CRE’s Evolving Metric: The Metrics That Enable Commercial Real Estate to Capitalize on Occupier Experience
As the architect wheeled into his client’s parking lot one recent morning, a series of unseen events set the day into motion. His assigned parking slot, appointments, and documents had been loaded into the building’s integrated space-management system. His ID badge not only unlocked access to the building and elevator, but it also activated behind-the-scenes services that created a customized workplace experience.
The facility’s central calendar app pinged his smartphone to deliver directions from the sleek lobby through the relaxing shared spaces—the pinball machine was, for once, eerily silent—to the small office that would be his for the day. As he placed his laptop on the desk, he noticed that the lighting and temperature had been adjusted to his preferences, and his go-to Spotify playlist for concentration—Deep Focus—was already droning quietly in the background.
The architect reached for his smartphone and used the building app to tap out an order for a double cappuccino. As he neared the refreshment counter, he could hear the hiss of steamed milk as the robotic barista topped off his espresso. He returned to his customized space, smiled at the images of his daughter shuffling on the digital photo frame, and rolled up his sleeves. All he needed to do now was nail the presentation.
This isn’t the future. Today, commercial real estate (CRE) companies are creating seamless, convenient experiences for office occupiers, rather than the traditional emphasis on space occupancy and utilization. Using physical facilities enabled by digital technologies, CRE firms are betting that data and automation can create a human experience that delights both workers and their employers.
Increasingly, it’s this human experience–factors such as convenience, an energetic design, integrated technologies, and a carefully curated community–that conveys value to space. The goal is to employ digital intimacy to create a convenient and engaging work environment that’s too comfortable to leave.
It’s all about the experience
Boosting occupancy and foot traffic are no longer the sole objectives of commercial real estate companies. Rather, it’s the experience of shared spaces that has increasingly become a critical focus. When customers and occupiers feel good, they spend more time in the building, translating to overall tenant attraction and happiness, extended or renewed leases, add on services and conveniences, and bottom line profits.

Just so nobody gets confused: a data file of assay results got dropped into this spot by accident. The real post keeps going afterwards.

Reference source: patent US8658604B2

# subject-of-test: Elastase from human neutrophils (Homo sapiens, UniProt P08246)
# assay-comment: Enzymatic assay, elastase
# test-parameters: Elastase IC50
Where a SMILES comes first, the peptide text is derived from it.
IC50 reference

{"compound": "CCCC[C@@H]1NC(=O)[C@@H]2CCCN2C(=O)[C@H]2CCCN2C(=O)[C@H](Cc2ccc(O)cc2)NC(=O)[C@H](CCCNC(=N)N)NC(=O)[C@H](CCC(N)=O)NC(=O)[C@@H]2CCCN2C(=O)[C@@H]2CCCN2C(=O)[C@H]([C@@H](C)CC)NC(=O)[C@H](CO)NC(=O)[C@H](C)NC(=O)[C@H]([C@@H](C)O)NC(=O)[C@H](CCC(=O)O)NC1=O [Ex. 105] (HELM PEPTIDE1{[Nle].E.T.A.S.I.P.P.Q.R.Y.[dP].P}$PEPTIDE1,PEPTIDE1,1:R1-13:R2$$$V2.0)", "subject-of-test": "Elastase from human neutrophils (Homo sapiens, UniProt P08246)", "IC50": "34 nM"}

A foundational cornerstone of a feel-good blueprint are shared spaces designed to accommodate multiple activities such as socializing, learning, community-building opportunities, refreshment counters, recreation, and outdoor spaces that provide fresh air and sunlight.
These design elements can have a quantifiable impact on experience, according to Gensler, a global architecture and design firm. In a recent survey, Gensler found that occupiers rate experiences at the best-designed spaces nearly twice as high as those at poorly designed facilities. What’s more, the survey found that spaces that can accommodate multiple activities are much more likely to deliver great experiences—and garner praise from occupiers.
Beyond blueprints, a rewarding experience includes a range of curated services like fitness classes, personal grooming, beer and wine tastings, hipster food halls, and even on-site entertainment and cultural events. And then there are services designed to help employees manage their “second shift” chores, such as shopping for gifts, dropping off dry cleaning, and pet care, to name a few. Streamlining these drudgeries can free workers to better focus on their day job.
In recent years, the smorgasbord of on-site services has migrated from Silicon Valley tech campuses to the likes of the somewhat staid Goldman Sachs, which combines traditional perks like a tempting spread of local food specialties and fitness classes with more esoteric employee-centric services. The investment bank, for instance, reimburses new mothers who pump and ship their breast milk home while traveling for work.
Some businesses are taking an outside-in approach to improving experience. Take a look at the CapitalOne Financial Corporation, which is transforming public spaces in retail banks into facilities that are a blend of co-working locations, casual cafés, and tablet-powered casual financial information outlets. The bank’s CapitalOne Cafés serve up free Wi-Fi, handcrafted coffee, and locally baked pastries in inviting shared spaces that seem more like co-working sites than a bank branch. CapitalOne associates are on hand, of course, to help consumers better understand and improve their financials—and remind them of the advantages of physical banking.
The apps for all that
Increasingly, individuals can navigate these expansive catalogs of facilities, services, and amenities from the flat of their hands. CRE firms are creating tenant-engagement smartphone apps that can deliver a wealth of convenience to office occupiers and customers, and ultimately provide an analytic layer of foot traffic to help measure performance.